In an elaborate scheme that lasted nearly seven years and fooled countless reporters, editors, publishers, filmmakers and fans, Laura Albert, a middle-aged woman from San Francisco not only created a fake persona to publish books, but also enlisted a friend to do in-person interviews as J.T. LeRoy, the former prostitute, crossdressing, HIV-positive teenage boy who used his "life" as a basis for the book Sarah, which became a national bestseller when it was published in 2000. Although the book was positioned as a novel, J.T. pushed the story as based on his "real" life of abuse.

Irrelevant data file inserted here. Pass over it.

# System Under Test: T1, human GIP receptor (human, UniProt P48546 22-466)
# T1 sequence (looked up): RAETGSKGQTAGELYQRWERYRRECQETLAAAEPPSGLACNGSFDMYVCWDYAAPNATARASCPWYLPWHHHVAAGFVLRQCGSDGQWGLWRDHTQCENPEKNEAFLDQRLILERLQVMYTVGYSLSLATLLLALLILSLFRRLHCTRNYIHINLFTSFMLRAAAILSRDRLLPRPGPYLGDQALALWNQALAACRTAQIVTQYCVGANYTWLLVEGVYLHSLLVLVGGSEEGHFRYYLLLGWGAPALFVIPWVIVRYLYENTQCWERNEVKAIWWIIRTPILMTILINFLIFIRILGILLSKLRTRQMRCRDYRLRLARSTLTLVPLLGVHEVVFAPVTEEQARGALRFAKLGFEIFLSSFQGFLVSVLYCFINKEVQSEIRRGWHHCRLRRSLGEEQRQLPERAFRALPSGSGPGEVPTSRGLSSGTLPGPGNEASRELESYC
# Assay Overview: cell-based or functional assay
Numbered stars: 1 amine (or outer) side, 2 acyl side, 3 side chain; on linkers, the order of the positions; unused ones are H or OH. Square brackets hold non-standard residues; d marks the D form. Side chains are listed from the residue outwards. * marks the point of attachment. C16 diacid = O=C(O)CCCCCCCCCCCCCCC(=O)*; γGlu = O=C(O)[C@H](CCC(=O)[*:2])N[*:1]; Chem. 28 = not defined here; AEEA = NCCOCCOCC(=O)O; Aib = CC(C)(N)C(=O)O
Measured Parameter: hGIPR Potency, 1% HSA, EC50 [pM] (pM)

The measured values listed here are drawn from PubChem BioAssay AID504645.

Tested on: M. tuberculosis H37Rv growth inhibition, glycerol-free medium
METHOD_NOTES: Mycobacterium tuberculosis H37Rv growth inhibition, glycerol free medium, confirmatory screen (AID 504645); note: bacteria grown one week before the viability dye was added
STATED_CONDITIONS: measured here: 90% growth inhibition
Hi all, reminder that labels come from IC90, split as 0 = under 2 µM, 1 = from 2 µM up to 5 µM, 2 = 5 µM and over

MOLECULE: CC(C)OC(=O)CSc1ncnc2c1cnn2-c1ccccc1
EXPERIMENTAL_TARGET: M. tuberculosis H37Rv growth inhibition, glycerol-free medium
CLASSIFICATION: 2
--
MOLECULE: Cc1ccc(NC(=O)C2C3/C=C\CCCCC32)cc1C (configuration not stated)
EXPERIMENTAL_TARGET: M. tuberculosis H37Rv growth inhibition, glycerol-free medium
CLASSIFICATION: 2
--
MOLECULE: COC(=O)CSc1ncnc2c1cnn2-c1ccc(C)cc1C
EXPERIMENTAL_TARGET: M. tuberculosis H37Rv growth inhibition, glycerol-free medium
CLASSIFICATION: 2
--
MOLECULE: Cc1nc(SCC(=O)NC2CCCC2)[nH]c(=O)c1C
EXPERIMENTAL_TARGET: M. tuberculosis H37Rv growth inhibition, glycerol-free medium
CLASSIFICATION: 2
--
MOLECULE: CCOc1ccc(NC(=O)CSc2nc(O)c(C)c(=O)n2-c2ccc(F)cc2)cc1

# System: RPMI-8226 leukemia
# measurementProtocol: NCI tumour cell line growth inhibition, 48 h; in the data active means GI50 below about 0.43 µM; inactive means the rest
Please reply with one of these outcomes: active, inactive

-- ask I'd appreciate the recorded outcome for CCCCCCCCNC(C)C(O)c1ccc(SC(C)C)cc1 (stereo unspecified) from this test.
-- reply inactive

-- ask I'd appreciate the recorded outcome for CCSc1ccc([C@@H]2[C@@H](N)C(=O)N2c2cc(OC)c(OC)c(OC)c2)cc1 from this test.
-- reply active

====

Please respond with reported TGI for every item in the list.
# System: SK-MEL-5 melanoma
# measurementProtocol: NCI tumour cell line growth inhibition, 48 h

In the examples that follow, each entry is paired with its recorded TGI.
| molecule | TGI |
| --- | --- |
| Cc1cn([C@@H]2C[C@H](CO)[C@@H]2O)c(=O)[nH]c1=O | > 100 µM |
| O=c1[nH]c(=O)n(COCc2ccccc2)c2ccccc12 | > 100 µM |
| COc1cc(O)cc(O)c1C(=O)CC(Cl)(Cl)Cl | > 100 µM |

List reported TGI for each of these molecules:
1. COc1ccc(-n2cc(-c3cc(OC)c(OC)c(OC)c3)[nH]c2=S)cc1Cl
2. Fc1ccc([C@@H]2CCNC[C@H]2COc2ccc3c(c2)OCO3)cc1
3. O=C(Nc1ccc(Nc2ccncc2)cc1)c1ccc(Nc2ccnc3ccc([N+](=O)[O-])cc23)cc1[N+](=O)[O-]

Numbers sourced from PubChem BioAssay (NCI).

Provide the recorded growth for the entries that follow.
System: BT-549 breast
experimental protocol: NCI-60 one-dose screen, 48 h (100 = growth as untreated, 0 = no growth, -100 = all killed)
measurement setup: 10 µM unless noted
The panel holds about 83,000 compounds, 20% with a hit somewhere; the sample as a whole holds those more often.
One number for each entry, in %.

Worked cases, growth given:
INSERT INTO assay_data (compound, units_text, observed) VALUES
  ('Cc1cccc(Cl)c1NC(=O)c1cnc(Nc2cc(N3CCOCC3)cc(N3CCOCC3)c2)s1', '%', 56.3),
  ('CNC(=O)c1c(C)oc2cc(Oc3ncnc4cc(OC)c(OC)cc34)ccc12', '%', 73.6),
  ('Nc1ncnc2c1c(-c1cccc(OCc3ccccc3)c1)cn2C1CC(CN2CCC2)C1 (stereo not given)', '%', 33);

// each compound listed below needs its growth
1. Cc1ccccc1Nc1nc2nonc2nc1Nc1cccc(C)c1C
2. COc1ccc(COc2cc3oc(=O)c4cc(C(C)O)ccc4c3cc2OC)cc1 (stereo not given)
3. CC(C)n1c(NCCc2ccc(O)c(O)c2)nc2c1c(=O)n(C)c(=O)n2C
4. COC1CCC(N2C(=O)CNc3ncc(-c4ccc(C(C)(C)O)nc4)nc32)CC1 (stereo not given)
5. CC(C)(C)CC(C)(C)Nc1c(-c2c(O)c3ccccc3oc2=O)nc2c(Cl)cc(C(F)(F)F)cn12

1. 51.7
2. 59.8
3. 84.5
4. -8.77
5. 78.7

Not only did J.T. infiltrate the literary world, but he also wrote journalistic pieces for such publications as Spin, Nerve, the Oxford American and the New York Press crossing a line too far even for those who excused his fiction writing. Sarah was later commissioned to become a film by director Gus Van Sant, who after learning of Albert's deception said of J.T., "I still kind of believe that he exists, just not in the flesh."